Idaho’s poverty rate has increased 1.4 percent from 2009 to 2010. The U.S. Census Bureau released new poverty and income estimates for 2010 today. The data includes Idaho’s state poverty and income estimates, plus, rates on a county-by-county level and for each school district.
The annual estimates are based on a combination of data from the American Community Survey, federal tax information, records on food assistance participation, Census statistics and annual population estimates.
In 2009, the percentage of Idahoans living in poverty was 14.4. The 2010 estimate shows 15.8 percent of Idahoans are in poverty. The counties with the highest rates include Lemhi, Owyhee and Madison Counties. The percent of people living in poverty has steadily increased since 2008, the official start of the latest recession. That same measure of poverty back in 2007, before the recession, was 12.1 percent.
State labor economist Janell Hyer says the data speaks for itself. Poverty is going up statewide, and in most Idaho counties. “I don’t know that there is anything alarming about it,” Hyer says, “it just tells us that we are probably not much different than the nation.” The number of people living in poverty is slightly higher in Idaho than the national average, which is 15.3 percent.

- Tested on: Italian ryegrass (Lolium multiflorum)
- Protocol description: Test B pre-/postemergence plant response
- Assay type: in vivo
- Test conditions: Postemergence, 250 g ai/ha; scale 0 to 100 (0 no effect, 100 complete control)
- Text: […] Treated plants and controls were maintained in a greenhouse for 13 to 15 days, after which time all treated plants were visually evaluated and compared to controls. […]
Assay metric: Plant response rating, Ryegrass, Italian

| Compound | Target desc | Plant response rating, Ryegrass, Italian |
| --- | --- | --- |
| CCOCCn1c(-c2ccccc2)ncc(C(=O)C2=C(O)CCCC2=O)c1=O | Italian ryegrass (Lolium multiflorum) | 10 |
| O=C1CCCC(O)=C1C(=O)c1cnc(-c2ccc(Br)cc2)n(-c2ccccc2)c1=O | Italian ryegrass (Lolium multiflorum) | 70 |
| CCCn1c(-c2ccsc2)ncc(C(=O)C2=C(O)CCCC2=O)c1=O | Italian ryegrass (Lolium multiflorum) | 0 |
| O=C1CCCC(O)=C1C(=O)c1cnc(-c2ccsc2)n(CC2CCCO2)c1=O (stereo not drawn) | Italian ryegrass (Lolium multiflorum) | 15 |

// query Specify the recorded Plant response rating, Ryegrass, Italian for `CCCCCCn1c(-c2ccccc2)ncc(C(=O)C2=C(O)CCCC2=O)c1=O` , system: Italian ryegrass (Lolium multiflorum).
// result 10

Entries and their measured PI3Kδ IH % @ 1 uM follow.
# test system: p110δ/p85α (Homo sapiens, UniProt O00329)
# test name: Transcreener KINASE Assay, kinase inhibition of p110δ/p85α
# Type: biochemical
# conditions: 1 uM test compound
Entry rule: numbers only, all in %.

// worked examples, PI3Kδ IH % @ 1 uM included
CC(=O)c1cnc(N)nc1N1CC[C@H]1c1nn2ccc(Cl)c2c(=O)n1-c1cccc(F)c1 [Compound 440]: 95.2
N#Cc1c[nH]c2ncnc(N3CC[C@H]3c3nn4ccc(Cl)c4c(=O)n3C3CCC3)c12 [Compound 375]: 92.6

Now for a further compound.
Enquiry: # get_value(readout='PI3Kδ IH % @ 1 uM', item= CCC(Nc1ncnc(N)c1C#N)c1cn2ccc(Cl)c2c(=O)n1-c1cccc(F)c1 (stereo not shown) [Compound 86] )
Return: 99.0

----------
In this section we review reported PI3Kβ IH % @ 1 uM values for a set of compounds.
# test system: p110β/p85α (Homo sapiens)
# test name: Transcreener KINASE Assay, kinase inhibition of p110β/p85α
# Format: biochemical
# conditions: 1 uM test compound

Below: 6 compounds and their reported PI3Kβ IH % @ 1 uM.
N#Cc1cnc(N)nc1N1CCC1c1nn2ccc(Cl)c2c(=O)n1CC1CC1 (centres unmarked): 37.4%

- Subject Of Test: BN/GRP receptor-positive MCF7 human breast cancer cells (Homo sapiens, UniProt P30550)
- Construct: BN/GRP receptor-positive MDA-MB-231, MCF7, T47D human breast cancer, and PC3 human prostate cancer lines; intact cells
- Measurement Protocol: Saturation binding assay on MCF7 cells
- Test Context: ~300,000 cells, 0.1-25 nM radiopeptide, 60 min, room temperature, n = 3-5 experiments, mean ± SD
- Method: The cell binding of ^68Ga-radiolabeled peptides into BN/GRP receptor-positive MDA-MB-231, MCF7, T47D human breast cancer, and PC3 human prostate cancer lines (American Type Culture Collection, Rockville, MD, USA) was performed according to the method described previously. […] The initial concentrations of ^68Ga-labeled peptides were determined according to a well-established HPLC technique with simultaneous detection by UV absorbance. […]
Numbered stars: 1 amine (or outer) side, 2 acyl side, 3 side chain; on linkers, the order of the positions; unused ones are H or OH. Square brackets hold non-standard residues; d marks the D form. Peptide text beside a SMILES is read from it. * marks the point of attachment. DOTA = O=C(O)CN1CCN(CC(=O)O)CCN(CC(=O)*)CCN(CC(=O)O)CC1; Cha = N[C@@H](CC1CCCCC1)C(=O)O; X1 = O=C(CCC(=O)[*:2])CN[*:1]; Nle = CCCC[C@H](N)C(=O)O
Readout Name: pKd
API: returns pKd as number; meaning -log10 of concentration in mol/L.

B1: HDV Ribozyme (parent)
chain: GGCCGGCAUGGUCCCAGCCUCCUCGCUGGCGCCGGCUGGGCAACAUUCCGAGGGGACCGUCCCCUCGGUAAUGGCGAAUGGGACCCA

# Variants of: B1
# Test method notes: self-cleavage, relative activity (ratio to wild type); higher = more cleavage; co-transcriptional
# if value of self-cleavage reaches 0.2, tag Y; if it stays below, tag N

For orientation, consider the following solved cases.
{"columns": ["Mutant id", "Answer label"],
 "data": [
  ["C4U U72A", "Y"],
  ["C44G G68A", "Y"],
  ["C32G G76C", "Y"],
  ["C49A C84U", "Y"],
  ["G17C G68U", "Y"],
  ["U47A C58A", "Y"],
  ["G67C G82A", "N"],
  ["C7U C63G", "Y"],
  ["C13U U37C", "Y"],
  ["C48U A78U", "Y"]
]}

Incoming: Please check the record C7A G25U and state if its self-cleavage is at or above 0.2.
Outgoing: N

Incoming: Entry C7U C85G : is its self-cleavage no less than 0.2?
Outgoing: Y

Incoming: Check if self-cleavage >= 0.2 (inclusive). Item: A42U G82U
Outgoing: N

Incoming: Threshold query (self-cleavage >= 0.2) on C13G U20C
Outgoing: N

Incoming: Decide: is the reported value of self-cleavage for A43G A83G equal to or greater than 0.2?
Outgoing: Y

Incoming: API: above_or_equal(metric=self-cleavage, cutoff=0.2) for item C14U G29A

[spreadsheet key=”0AiLU6Cs5LWZIdHRWT2kzc1lXRDBPY3d3OGwyUzJtRWc” source=”U.S. Census Bureau” sheet=0 filter=0 paginate=0 sortable=1]
The Census data show the states with the highest number of people living in poverty are largely in the South. Mississippi has the highest rate at 22.4 percent. New Mexico is at 19.8 percent and Kentucky is at 18.9 percent. The states with the smallest number of people living in poverty are concentrated around the East Coast. New Hampshire is the lowest at 8.6 percent, Maryland at 9.9 percent and Connecticut at 10.1 percent.
As for income? It’s also declining. The median household income in Idaho in 2010 was $43,259. In 2007 it was $46,136. The national average is $50,046.
These statistics are used as one of the criteria to allocate federal funds to local school districts. In addition, state and local programs use these statistics for distributing funds and managing school programs.